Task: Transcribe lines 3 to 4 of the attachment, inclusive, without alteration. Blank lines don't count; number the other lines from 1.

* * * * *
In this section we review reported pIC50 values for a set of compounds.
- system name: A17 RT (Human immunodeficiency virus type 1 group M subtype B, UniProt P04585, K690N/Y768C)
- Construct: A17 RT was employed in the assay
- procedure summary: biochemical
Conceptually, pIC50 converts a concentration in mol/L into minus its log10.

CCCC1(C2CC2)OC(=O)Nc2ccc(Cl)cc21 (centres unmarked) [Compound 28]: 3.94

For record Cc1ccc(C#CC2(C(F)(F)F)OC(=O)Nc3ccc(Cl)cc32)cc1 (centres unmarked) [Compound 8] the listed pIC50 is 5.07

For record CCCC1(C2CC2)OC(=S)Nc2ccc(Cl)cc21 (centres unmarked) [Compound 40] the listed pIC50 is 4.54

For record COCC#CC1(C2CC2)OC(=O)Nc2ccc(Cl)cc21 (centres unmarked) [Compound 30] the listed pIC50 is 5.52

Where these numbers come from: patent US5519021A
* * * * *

- Construct: A17 RT was employed in the assay
- procedure summary: biochemical